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The latest thoughts and announcements from Tidepool's team.


Creating the Uploader

October 2nd, 2014

This is a joint blog post by our design lead, Sara Krugman, and our engineering lead, Kent Quirk.

We recently announced that Tidepool is in a partnership with JDRF to produce a “Tidepool Uploader” for diabetes devices. What is that? Why should you care?

We need easier access and tools to learn from our diabetes data – people with diabetes, researchers, doctors, and device manufactures all need better data. So how do we get it?

Step 1: Upload. It should be simple, but it just isn’t. Currently, uploading is the biggest blocker to helping us see and learn from our data. It is just too hard. Fitbit, Nike FuelBand, Strava, etc, have been miles ahead of diabetes devices with this, so in some ways they have shown how it should be done.

We are building a system that will let you run one application and plug in any supported device, and we’ll upload the data to our cloud automatically. No more wrestling with each device’s funky drivers, funky software, Java plug-ins, the wrong kind of computer, and user flows that feel like you have been spun around 30 times.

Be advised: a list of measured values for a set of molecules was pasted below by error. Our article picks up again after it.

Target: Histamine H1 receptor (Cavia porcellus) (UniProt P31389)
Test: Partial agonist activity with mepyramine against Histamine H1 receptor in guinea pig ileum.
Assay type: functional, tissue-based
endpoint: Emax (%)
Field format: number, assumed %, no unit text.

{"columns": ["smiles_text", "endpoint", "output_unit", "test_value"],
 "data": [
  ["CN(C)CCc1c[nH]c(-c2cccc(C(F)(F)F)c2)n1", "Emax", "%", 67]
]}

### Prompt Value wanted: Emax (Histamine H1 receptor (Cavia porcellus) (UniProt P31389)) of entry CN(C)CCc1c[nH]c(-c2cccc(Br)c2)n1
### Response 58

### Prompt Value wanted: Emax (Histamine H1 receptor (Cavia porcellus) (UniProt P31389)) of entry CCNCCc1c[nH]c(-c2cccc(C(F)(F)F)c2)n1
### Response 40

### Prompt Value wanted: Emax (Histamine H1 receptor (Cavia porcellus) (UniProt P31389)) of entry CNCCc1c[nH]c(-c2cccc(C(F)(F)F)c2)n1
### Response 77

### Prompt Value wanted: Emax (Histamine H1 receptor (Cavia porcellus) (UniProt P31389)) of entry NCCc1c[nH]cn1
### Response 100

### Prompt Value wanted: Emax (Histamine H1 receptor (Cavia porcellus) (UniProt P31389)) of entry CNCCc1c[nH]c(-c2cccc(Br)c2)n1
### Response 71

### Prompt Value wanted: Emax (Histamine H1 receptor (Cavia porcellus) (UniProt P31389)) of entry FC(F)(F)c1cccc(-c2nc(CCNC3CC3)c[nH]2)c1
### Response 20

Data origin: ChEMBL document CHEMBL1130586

While we are making it easier “to access and integrate data from various T1D devices and present them in the context of a person’s daily activities” (thank you JDRF:)) the uploader’s primary goal is to make the act of uploading easier from any device and any desktop computer.

The guidelines and the constraints for designing the uploader were quite clear from the beginning; interactions like these are something we already know how to do. The technology constraints needed a bit more sorting out, given the state of desktop and web technology today.

Considering all our constraints, we’ve decided that our best solution was to build a Chrome app. Chrome apps look and feel like desktop apps, but they’re built like webapps (with HTML and JavaScript). They can also be updated easily and have access to many hardware capabilities like the USB ports. Sadly, the setup of Chrome apps is still a problem for users who don’t already have Chrome installed, but it’s a good first step for most people.

Another thing we’ve done is try to keep the device support as separate as possible from the application, so that it’s easy to add new devices as we build them.

If you’re interested in following along, the development (like all of Tidepool’s work) is going on in the open. You can check it out at our chrome-uploader GitHub repository.

It’s going to look something like this:

Tidepool Uploader for Blog

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